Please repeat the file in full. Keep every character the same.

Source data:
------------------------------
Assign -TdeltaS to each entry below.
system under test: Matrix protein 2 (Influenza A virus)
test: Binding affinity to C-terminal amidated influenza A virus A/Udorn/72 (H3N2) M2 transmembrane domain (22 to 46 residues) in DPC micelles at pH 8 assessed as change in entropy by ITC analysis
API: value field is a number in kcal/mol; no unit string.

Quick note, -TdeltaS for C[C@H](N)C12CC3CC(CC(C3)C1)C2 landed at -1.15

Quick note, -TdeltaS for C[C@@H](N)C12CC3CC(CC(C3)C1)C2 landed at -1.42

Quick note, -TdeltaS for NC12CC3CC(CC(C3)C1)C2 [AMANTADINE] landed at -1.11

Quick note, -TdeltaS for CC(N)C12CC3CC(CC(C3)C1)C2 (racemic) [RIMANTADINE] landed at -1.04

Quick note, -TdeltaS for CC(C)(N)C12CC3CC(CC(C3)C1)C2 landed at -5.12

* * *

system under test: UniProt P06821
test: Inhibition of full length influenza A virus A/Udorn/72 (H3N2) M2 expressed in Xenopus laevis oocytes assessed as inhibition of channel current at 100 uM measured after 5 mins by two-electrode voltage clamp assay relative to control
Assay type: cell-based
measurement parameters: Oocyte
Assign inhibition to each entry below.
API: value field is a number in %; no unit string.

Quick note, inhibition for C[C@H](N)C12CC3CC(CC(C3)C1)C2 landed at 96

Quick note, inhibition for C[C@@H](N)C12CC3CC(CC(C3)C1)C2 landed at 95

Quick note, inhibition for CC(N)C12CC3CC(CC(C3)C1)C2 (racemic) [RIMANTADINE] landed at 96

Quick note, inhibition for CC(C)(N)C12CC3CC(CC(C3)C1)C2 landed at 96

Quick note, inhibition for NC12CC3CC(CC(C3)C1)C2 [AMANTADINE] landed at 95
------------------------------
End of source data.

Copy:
Assign -TdeltaS to each entry below.
system under test: Matrix protein 2 (Influenza A virus)
test: Binding affinity to C-terminal amidated influenza A virus A/Udorn/72 (H3N2) M2 transmembrane domain (22 to 46 residues) in DPC micelles at pH 8 assessed as change in entropy by ITC analysis
API: value field is a number in kcal/mol; no unit string.

Quick note, -TdeltaS for C[C@H](N)C12CC3CC(CC(C3)C1)C2 landed at -1.15

Quick note, -TdeltaS for C[C@@H](N)C12CC3CC(CC(C3)C1)C2 landed at -1.42

Quick note, -TdeltaS for NC12CC3CC(CC(C3)C1)C2 [AMANTADINE] landed at -1.11

Quick note, -TdeltaS for CC(N)C12CC3CC(CC(C3)C1)C2 (racemic) [RIMANTADINE] landed at -1.04

Quick note, -TdeltaS for CC(C)(N)C12CC3CC(CC(C3)C1)C2 landed at -5.12

* * *

system under test: UniProt P06821
test: Inhibition of full length influenza A virus A/Udorn/72 (H3N2) M2 expressed in Xenopus laevis oocytes assessed as inhibition of channel current at 100 uM measured after 5 mins by two-electrode voltage clamp assay relative to control
Assay type: cell-based
measurement parameters: Oocyte
Assign inhibition to each entry below.
API: value field is a number in %; no unit string.

Quick note, inhibition for C[C@H](N)C12CC3CC(CC(C3)C1)C2 landed at 96

Quick note, inhibition for C[C@@H](N)C12CC3CC(CC(C3)C1)C2 landed at 95

Quick note, inhibition for CC(N)C12CC3CC(CC(C3)C1)C2 (racemic) [RIMANTADINE] landed at 96

Quick note, inhibition for CC(C)(N)C12CC3CC(CC(C3)C1)C2 landed at 96

Quick note, inhibition for NC12CC3CC(CC(C3)C1)C2 [AMANTADINE] landed at 95